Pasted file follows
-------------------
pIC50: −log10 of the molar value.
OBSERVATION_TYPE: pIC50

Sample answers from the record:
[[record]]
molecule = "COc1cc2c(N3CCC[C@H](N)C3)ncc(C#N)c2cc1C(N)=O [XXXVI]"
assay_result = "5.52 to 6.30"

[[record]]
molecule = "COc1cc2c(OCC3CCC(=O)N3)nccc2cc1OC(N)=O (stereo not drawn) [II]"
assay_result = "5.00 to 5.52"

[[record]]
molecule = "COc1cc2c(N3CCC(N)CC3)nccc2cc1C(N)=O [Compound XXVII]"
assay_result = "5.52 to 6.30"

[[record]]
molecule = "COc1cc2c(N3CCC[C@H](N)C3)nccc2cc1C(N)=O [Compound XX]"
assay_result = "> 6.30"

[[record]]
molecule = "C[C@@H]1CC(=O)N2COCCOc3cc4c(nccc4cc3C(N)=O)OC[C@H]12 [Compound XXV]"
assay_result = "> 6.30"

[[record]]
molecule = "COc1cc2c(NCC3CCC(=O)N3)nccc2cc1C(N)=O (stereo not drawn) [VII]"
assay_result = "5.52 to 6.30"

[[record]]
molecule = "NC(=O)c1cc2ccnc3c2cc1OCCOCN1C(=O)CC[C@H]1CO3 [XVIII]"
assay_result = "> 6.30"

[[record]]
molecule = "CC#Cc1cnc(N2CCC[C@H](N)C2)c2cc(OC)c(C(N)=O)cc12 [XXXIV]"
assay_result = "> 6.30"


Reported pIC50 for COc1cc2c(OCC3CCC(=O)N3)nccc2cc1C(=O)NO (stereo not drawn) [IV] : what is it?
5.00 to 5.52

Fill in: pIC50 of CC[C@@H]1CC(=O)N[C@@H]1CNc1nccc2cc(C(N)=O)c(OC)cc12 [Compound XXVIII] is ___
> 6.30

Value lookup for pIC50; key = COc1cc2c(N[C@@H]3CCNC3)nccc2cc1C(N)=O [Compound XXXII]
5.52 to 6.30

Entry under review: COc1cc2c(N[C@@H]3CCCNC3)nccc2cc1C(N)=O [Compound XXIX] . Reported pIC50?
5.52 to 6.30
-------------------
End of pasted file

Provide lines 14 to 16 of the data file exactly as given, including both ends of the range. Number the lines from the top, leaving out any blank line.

molecule = "COc1cc2c(N3CCC[C@H](N)C3)nccc2cc1C(N)=O [Compound XX]"
assay_result = "> 6.30"

[[record]]